Cardinal Robert Sarah, the Holy See’s liturgy prefect whose vision of the Church clashed with the one articulated by Pope Francis, is leaving his post.
The Vatican announced on Saturday 20 February that the Pope has accepted the cardinal’s resignation, which was submitted last summer when the Guinean prelate turned 75, the retirement age for bishops.
Cardinal Sarah was appointed by Francis in 2014. He stayed in office for more than six years despite making public interventions on the liturgy which were at odds with the Pope’s desire to implement the liturgical reforms of the Second Vatican Council.
The Pope publicly rebuked Sarah for suggesting that priests start to celebrate Mass ad orientem, or with their backs to the congregation, and for alleging that the relationship between the Holy See and bishops on liturgical translations is like that of a parent toward a child’s homework or an academic supervisor to a student.
It also took the cardinal’s office more than a year to draw up a 370-word decree allowing for women to be included in the Holy Thursday foot-washing ritual, something Francis had specifically requested.
Rather than remove the cardinal from office, the Pope instead appointed a series of board members to the liturgy department who did not share Sarah’s vision, and worked mainly with the cardinal’s trusted and more centrist second-in-command, the Leeds-born Archbishop Arthur Roche.
No replacement has been announced for Cardinal Sarah, and until one is appointed Archbishop Roche will take charge of the liturgy offices
Following news of his resignation, the cardinal, one of the most senior African prelates working in the Roman Curia tweeted: “I am in God's hands. The only rock is Christ. We will meet again very soon in Rome and elsewhere.”
The tweet was accompanied with two pictures. One was of Sarah celebrating Mass in the Clementine Chapel, in St Peter’s Basilica situated near to the remains of St Peter, and another in prayer in front of the tomb of St John Paul II.
Cardinal Sarah’s personal story is an extraordinary. He grew up in mud huts in a remote, mountainous bushland region of Guinea in a town that is today made up of just a thousand inhabitants, about 300 miles from Conakry, near the border with Senegal. In 1979, at the age of 34, he was appointed Archbishop of Conakry and spoke out courageously against the hostile regimes of Sékou Touré and Lansana Conté.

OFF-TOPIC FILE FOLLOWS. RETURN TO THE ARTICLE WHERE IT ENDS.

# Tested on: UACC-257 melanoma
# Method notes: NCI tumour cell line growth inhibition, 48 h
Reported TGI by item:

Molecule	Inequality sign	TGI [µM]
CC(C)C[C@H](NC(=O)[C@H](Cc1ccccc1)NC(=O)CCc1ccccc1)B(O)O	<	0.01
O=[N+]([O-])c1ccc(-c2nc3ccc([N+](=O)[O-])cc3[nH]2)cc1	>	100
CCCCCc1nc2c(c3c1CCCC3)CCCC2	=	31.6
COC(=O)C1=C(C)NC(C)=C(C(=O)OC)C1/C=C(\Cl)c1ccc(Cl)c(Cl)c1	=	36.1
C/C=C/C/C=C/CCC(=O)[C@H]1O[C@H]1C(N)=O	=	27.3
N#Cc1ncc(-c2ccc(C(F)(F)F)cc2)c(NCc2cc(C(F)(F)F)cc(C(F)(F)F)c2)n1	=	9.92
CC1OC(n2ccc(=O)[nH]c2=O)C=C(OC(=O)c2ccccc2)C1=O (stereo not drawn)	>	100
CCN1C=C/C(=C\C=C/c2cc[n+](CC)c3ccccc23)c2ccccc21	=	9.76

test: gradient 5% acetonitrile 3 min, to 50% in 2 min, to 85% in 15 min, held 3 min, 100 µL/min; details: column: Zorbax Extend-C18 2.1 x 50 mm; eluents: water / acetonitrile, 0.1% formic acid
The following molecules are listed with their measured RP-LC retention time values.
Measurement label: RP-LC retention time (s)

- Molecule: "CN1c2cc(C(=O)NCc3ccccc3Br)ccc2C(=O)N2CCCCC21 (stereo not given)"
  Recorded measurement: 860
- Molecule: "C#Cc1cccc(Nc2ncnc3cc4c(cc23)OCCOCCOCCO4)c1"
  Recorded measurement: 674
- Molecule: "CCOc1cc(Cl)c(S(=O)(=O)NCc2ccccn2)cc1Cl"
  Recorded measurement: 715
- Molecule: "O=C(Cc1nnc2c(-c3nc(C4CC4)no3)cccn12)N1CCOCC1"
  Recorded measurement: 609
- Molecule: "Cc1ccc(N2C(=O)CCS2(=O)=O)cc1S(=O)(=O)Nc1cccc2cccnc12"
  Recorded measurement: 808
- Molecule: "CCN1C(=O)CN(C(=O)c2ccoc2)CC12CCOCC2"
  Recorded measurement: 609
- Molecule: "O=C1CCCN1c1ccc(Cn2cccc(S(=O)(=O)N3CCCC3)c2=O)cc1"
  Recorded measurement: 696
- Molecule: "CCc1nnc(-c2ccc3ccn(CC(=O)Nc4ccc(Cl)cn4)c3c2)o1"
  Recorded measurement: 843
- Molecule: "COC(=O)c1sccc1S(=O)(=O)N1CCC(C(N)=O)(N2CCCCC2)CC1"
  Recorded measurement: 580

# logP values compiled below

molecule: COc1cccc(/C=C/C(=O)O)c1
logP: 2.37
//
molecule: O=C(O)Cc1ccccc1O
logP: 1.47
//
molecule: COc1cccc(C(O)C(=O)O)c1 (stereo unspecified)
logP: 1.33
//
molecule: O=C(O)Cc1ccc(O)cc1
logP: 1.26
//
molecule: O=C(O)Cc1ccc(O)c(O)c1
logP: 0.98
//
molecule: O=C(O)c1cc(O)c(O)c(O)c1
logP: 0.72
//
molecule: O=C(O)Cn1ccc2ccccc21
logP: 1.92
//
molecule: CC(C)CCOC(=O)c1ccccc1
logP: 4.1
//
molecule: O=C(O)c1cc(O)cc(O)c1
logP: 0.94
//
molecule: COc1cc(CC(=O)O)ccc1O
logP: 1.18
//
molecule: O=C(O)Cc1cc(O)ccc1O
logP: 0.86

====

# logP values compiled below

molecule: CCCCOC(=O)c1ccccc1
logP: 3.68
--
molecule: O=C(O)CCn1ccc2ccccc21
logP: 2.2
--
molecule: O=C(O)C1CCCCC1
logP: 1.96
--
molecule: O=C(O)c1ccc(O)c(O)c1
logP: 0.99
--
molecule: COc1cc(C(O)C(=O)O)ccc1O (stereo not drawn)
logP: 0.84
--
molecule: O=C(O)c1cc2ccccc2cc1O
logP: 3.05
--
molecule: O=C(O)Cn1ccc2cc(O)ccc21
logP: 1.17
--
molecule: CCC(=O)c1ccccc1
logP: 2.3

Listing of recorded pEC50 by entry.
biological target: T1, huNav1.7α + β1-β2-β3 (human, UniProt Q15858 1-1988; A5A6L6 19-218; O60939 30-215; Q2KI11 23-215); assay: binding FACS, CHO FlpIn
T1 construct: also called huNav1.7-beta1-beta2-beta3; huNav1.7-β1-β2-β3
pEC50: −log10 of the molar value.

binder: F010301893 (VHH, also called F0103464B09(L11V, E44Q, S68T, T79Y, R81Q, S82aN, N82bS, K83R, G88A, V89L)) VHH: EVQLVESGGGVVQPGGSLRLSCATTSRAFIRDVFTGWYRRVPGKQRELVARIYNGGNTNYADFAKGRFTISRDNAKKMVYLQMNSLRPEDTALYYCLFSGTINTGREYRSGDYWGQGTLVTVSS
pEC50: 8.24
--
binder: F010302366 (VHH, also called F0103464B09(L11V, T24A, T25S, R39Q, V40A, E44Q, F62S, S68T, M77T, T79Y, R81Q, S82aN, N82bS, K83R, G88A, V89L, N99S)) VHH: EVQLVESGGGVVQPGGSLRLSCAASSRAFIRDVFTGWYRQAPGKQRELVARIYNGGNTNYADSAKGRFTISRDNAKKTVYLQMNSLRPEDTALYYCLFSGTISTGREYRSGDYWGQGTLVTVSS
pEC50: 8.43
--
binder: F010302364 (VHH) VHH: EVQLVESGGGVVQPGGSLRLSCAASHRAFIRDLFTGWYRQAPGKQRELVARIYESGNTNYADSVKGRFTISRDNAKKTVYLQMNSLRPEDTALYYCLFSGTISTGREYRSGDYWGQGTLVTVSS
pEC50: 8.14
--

In 2001 he was called to Rome serve as secretary at the powerful Congregation for the Evangelisation of Peoples, known as Propaganda Fide. After nine years, he became president of the old Pontifical Council, Cor Unum, the Vatican body that used to oversee the Church’s humanitarian work. At the 2013 conclave he was tipped as contender for the papacy.
During his time in Rome, the cardinal developed a following in conservative and traditionalist circles. Cutting an ascetic figure in the Eternal City, he combines a mystical spirituality with an unbending defence of traditional Catholic teaching.
But the cardinal’s position on migrants, suggesting that the west was opening its doors to “new, barbaric civilisations” runs counter to the Pope’s welcoming stance to new arrivals, as does Sarah’s pastoral strategy.
During the synod on the family, the cardinal claimed that “Western homosexual and abortion ideologies and Islamic fanaticism” were “almost like two apocalyptic beasts”, comparing them to Nazism and Communism.
Last year, the cardinal was embroiled in an authorship controversy when he presented himself and Benedict XVI as co-authors of a book defending mandatory clerical celibacy. Benedict had written a chapter for the book, but later asked himself to be removed as a joint author. The book was published at a sensitive time, as it was just before the Pope was to release his response to the 2019 Amazon synod where the bishops had called for the ordination of married men.